I rate movies on a scale of 1 (bad) to 5 (good). This is an absolute scale. Initially, I assumed that I would watch as many good movies as bad ones. So I’d have about as many 1s as 5s, and 2s as 4s. But, when I looked at my ratings for movies over the last year, I had far more 4s than 2s. My movie ratings were not normal.
The reason is clear. I pick good movies rather than bad ones, based on reviews. If I rated every movie there was, the ratings may be normally distributed (or they may not). But when I pick movies, I consciously reject those I know would have a low rating (based on reviews), so my ratings would be more clustered around the top.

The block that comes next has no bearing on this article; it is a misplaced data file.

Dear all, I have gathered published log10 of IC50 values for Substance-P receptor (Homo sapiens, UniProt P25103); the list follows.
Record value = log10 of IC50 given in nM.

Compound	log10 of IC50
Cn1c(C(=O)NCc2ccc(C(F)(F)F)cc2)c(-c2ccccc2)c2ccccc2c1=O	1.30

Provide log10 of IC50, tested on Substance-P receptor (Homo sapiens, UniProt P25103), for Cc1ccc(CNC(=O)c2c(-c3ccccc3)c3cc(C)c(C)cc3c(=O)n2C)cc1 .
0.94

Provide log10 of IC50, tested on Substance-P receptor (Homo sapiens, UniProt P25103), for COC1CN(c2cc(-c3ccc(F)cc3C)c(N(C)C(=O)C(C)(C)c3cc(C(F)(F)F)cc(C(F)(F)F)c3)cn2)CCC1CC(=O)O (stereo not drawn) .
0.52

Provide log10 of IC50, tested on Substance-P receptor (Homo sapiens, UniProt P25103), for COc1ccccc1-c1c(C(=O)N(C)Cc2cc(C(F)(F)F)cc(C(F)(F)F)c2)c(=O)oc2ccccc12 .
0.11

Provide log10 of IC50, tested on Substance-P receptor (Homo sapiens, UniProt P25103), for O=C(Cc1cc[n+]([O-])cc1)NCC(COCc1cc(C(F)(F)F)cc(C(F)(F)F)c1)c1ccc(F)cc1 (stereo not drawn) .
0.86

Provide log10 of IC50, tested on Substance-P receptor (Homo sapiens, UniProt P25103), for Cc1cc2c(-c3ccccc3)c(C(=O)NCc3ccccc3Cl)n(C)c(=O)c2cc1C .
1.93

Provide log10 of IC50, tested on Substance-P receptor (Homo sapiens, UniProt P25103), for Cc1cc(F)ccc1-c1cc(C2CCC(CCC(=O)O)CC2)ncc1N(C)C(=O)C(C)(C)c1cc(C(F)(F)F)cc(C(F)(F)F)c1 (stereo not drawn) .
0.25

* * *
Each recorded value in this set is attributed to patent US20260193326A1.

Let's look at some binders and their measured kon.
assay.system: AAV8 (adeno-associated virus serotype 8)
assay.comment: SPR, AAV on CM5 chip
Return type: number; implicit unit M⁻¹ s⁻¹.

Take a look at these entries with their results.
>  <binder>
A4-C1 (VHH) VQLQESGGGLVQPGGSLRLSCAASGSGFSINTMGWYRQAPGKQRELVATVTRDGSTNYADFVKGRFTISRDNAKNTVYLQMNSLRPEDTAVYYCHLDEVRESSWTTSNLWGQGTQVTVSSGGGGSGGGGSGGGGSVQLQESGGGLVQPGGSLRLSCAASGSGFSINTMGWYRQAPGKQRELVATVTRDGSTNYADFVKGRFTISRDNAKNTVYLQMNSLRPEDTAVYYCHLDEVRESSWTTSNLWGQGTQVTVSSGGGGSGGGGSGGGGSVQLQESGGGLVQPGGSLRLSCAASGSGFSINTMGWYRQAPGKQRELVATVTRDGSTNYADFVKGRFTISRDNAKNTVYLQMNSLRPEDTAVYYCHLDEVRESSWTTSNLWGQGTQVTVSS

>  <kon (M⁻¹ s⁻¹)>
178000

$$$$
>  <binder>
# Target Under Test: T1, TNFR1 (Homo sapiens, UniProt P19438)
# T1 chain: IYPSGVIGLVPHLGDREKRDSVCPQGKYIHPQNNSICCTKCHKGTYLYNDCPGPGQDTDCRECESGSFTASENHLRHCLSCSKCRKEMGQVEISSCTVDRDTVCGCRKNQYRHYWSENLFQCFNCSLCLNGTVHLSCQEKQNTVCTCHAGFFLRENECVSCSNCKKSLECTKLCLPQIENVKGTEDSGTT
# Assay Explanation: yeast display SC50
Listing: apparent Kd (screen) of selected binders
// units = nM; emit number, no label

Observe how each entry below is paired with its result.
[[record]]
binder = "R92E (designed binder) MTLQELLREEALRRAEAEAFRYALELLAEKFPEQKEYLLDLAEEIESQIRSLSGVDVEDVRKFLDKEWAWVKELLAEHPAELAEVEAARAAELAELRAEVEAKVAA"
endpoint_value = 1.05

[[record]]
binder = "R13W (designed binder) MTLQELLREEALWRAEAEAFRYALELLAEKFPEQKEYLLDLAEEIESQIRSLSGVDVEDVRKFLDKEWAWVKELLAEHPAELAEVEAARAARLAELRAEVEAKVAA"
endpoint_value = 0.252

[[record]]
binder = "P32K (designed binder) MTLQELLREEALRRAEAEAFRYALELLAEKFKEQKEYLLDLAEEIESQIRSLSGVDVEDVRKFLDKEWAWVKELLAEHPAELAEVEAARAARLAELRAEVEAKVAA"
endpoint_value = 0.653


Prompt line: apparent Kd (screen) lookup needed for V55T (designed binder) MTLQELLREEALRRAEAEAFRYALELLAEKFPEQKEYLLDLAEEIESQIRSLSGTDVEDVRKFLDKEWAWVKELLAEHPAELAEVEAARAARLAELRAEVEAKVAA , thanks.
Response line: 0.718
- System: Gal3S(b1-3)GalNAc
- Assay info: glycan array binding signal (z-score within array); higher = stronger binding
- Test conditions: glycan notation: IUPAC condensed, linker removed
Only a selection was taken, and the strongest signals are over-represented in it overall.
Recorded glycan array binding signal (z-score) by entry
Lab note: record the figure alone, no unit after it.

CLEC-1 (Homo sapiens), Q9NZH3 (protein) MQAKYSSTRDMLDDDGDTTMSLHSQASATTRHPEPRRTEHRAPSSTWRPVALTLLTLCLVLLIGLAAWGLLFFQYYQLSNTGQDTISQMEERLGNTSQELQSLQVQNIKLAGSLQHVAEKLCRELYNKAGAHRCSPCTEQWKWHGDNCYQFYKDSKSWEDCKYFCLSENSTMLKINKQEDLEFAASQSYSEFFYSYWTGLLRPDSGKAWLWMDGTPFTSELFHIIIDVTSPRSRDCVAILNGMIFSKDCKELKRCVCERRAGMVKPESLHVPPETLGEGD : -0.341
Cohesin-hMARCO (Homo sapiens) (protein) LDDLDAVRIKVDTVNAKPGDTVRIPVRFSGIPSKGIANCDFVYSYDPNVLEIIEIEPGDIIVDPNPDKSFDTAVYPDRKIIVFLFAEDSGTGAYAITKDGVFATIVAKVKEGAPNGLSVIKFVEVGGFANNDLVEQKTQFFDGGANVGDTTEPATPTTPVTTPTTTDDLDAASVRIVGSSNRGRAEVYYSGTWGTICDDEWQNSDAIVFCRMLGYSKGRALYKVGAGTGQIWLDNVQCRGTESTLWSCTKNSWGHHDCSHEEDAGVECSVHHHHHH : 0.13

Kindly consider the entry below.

Even if I redefined my scale, I’d still have more than 50% above the average. This is not a contradiction. I watch a LOT of good movies with very similar ratings, and a few disastrously bad movies. The good movies will have a higher-than-average rating, and there’ll be more of them than the bad movies. This is a skewed or asymmetric distribution.
So, selective picking can wreck the normal curve.
Yet, almost everything is selectively picked. Colleges try and pick the best students. Organisations tend to pick the best employees. If they rate performance, they’re likely to find a bias towards the higher side — at least, the good colleges and organisations. Force fitting a normal distribution pushes down genuinely good people. (In bad colleges and organisations, it pushes up genuinely bad people).